The black boots say it all about Darcy Gardiner. In an era of wildly colourful footwear he’s been the epitome of unfashionable and understated. But never under appreciated or undervalued.
For 10 years he’s been a team-first, no-fuss, no-frills defender who plays on opponents of varying size with equal efficiency and reliability. A real ‘meat and potatoes’ backman who just gets the job done.
And now he’s a member of the elite of the elite of the Brisbane Lions … a life member.
Originally from Queenscliff, a seaside resort of about 1500 permanent residents on Victoria’s Bellarine Peninsula, Gardiner was recognised in this very special fashion at the 2023 Brisbane Lions Club Championship dinner held tonight at the Brisbane Convention & Exhibition Centre.
It was a crowning moment in a career that began 11 years minus 45 days ago tonight, on 21 November 2013, as the Gold Coast Convention Centre hosted the 2013 AFL National Draft.
In the lead-up to the draft AFL website draft expert Cal Twomey described Gardiner as “the best tall back in the (2013) draft” and recounted a story from the 2013 AIS/AFL Academy Tour of Europe when, in Copenhagen, he had an engrossing battle playing on 200cm key forward Tom Boyd.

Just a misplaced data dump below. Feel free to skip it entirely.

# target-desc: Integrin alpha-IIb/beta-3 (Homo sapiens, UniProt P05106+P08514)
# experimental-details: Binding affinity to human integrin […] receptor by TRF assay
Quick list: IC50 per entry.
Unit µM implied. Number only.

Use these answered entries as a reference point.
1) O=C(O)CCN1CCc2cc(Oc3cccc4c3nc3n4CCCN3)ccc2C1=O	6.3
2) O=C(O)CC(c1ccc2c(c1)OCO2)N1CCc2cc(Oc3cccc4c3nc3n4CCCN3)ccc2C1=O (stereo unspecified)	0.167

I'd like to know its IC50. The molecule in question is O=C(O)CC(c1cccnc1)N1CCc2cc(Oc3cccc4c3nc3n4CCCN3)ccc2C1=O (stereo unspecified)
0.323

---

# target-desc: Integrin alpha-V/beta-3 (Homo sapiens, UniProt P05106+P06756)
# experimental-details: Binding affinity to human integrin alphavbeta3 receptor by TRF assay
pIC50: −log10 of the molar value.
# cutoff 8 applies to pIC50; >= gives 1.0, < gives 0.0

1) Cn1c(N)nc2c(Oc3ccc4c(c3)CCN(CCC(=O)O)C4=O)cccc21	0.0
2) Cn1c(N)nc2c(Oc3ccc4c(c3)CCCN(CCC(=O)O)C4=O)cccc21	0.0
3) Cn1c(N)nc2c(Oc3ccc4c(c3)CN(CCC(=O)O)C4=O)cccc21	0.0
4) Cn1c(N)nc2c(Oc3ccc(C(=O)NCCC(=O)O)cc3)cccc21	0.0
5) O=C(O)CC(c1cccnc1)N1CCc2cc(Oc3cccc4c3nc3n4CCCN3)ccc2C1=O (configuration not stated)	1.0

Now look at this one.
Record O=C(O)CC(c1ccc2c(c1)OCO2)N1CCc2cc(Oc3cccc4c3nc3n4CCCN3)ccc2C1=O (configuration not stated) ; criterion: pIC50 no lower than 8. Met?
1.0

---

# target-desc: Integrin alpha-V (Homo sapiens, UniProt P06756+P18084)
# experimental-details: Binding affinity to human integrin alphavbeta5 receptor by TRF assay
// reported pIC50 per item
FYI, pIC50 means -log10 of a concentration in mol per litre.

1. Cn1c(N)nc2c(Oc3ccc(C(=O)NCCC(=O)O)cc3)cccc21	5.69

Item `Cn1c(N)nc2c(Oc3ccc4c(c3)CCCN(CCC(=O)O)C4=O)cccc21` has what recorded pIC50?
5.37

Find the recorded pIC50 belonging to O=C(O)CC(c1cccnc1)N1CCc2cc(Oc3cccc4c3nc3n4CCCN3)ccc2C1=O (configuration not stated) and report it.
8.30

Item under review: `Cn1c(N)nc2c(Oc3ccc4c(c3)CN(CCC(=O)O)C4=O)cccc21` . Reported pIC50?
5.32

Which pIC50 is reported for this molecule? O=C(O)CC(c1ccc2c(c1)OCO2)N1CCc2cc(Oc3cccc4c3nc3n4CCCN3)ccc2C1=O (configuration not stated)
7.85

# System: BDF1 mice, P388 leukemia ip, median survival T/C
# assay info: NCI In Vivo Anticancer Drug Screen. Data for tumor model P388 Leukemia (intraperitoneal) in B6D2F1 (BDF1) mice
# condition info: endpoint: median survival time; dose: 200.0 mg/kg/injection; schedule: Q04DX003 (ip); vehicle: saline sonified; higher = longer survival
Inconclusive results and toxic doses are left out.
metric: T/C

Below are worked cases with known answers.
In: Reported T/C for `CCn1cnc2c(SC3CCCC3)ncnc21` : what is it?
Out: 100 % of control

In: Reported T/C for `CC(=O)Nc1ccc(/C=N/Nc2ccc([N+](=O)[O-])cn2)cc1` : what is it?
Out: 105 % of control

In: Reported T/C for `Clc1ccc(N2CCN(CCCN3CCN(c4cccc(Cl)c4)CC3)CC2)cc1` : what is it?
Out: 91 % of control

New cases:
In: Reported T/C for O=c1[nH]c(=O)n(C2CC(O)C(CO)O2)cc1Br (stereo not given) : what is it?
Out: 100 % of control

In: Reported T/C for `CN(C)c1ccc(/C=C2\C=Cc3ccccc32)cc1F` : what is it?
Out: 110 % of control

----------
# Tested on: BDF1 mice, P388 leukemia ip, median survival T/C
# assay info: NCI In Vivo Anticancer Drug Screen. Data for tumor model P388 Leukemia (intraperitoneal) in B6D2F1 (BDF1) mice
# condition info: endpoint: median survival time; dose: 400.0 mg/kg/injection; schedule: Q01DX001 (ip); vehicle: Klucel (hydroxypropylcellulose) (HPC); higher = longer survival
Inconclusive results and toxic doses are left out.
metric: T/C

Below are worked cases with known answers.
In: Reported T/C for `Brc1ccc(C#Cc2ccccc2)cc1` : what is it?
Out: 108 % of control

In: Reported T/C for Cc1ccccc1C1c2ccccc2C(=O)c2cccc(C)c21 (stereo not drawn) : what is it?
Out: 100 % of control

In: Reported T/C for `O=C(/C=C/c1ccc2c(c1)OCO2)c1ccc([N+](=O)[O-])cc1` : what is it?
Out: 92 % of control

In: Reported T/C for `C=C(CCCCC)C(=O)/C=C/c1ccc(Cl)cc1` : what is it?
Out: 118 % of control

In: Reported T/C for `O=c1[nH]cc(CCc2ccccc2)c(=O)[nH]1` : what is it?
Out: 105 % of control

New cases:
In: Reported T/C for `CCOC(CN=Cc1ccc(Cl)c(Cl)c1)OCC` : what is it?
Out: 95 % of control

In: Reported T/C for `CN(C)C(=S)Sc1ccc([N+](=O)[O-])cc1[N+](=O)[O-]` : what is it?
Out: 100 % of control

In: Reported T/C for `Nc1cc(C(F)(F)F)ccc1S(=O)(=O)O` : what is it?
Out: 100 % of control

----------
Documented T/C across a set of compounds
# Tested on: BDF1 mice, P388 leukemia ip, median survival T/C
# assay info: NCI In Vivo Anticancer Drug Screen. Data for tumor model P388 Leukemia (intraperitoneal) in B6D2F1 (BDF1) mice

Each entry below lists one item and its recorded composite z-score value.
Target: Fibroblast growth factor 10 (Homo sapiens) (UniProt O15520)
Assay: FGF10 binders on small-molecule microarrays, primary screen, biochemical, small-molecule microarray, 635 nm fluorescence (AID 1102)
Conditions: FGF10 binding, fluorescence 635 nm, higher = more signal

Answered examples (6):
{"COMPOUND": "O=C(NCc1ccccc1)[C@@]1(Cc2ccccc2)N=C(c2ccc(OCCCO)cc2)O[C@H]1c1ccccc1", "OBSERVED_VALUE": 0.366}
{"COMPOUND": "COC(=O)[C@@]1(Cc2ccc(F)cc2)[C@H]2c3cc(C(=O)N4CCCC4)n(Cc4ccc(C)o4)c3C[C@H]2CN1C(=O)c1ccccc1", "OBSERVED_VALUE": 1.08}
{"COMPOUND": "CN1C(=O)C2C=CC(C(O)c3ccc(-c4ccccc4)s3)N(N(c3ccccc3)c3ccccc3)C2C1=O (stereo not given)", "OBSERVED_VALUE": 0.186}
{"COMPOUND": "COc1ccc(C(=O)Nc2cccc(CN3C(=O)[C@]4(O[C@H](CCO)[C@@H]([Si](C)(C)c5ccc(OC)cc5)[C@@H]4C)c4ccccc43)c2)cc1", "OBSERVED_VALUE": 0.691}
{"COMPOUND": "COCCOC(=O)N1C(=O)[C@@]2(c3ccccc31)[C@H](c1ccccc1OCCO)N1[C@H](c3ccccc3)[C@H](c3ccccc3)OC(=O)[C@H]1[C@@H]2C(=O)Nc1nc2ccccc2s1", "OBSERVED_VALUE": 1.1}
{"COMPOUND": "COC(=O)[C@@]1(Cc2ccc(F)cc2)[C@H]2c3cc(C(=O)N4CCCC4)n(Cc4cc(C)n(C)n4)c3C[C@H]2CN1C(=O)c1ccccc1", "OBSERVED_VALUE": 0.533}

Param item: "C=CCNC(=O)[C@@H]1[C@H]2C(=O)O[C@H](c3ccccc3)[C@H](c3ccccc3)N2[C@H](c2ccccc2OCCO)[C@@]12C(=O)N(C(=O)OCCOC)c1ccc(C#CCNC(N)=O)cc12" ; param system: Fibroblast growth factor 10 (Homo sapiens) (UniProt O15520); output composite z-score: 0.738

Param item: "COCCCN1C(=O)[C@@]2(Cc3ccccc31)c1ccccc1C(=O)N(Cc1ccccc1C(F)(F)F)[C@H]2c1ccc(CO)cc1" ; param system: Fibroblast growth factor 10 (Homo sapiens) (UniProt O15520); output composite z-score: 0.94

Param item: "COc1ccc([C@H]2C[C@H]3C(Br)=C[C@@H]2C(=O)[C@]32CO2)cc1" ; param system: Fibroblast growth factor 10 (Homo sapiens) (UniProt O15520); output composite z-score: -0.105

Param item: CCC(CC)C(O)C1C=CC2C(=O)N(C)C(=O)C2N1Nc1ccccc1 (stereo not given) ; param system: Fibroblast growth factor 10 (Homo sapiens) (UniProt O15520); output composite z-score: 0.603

Undersized as he was, Gardiner more than held his own against a player remembered in football folklore for three special things – (1) he was the No.1 pick in the 2013 Draft to the GWS Giants but played only nine games with the expansion club, (2) he was the match-winner in the Western Bulldogs’ 2016 grand final win over Sydney in his 38th game, and (3) he retired after 61 games due to mental health battles.
Listing Gardiner’s strengths, Twomey said: “He's a competitor (who) really hates being beaten, an essential trait when playing on opponents who are often bigger and stronger than him. He's a good spoiler, has courage, and is generally a reliable mark and kick when starting his team's rebound”.
In a rare interview ahead of the draft, Gardiner identified himself as an Essendon supporter whose childhood heroes were Bombers bookends Dustin Fletcher and Matthew Lloyd, and credited his parents for his competitiveness.